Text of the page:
JOHANNESBURG - Sources from President Robert Mugabe's Zanu-PF told a prominent newspaper there, that he will only name a successor after elections.
Issues of succession rose in Malawi in the wake of President Bingu wa Mutharika’s death in April, and the same concerns have resonated in Zimbabwe, with President Mugabe being the only president since the country gained independence from colonial rule in 1980.
Mugabe, who turned 88 in February, has insisted that elections be held this year, although he recently appears to have agreed that a referendum on a new constitution will have to be held first.
Under the terms of a 2008 power-sharing deal between Zanu-PF and Tsvangirai’s Movement for Democratic Change, a referendum on a new constitution is supposed to be held before elections.
After the referendum, the bill will probably go before Parliament in January 2013, legal watchdog Veritas has said previously.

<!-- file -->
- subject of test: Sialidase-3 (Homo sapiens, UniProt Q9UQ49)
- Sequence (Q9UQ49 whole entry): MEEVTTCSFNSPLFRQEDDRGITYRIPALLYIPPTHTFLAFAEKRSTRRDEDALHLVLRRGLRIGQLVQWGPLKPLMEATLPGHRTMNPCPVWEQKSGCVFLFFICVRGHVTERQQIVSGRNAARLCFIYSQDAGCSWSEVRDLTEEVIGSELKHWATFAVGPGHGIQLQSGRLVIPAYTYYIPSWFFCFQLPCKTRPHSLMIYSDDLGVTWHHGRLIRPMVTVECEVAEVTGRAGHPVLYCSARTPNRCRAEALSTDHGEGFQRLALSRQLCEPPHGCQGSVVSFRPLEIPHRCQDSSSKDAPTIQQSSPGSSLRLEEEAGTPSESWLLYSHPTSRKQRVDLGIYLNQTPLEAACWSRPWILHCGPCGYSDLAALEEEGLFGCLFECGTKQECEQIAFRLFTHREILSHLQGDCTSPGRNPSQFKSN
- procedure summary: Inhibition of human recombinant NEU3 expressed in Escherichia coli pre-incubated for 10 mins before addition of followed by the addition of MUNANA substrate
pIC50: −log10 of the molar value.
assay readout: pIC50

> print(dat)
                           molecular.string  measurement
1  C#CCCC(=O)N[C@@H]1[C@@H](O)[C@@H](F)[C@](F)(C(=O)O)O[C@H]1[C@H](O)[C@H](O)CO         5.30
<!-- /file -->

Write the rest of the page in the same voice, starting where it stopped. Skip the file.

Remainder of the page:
The two main contenders for Mugabe's post are Defence Minister Emmerson Mnangagwa and Vice President Joyce Mujuru.
Both have insisted in April, that they do not plan to run for presidency, with Mujuru saying she would not do so while Mugabe was in power.
The respected Zimbabwe Standard reported that Mujuru made that statement became Mugabe previously told Mnangagwa and Mujuru to stop plotting against each other in the run-up to polls.
The Sunday newspaper claims that sources in Zanu-PF said the president would only name his successor after the elections, which he is determined to win.
One official is reported to have said Mugabe would even be willing to enter into another coalition deal, as long as he remained president.
(Edited by Thato Motaung)